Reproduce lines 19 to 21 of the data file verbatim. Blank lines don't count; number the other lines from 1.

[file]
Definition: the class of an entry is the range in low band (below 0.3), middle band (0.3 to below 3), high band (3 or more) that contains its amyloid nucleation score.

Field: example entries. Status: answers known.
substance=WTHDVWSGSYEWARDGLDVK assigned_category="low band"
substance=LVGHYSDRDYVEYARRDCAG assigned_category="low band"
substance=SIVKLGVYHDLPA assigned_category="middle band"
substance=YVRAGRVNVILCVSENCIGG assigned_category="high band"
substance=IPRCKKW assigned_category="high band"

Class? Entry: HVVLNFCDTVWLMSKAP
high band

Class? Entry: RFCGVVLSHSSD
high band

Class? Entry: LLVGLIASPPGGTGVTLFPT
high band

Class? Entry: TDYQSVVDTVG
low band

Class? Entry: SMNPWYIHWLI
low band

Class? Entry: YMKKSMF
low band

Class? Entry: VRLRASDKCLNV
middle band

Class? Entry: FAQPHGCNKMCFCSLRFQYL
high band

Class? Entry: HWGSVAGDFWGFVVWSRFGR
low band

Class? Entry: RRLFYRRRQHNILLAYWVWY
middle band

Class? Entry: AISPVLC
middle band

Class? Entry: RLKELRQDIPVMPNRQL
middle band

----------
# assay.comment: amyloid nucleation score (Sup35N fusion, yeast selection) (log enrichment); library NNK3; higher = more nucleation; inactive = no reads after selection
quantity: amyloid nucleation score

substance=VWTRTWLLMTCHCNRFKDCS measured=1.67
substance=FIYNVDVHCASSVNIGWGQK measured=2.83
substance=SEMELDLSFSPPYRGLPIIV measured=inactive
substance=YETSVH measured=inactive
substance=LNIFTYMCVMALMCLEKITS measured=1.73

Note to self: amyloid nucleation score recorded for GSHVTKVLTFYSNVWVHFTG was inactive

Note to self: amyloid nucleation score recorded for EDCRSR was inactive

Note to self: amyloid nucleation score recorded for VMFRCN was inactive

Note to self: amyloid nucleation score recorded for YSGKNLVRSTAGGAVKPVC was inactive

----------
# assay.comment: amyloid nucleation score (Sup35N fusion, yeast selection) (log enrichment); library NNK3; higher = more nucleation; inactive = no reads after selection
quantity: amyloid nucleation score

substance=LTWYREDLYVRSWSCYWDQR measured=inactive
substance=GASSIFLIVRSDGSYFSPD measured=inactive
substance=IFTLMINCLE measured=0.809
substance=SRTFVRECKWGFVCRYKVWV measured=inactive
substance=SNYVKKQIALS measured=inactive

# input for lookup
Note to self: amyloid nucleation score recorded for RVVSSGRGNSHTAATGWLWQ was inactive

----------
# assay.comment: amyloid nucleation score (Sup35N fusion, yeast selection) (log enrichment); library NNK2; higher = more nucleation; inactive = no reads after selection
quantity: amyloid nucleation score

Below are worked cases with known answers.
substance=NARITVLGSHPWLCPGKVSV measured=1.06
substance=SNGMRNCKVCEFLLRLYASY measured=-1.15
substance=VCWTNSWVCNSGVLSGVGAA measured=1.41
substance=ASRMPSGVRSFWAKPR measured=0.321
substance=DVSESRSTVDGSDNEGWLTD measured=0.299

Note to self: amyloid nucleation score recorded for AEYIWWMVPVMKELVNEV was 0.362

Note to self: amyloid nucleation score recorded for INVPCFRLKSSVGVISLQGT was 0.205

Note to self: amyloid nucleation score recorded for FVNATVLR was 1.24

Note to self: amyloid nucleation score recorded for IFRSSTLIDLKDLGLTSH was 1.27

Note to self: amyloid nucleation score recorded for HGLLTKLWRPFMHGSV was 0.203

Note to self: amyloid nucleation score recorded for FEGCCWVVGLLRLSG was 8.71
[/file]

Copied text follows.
low band

Class? Entry: VRLRASDKCLNV
middle band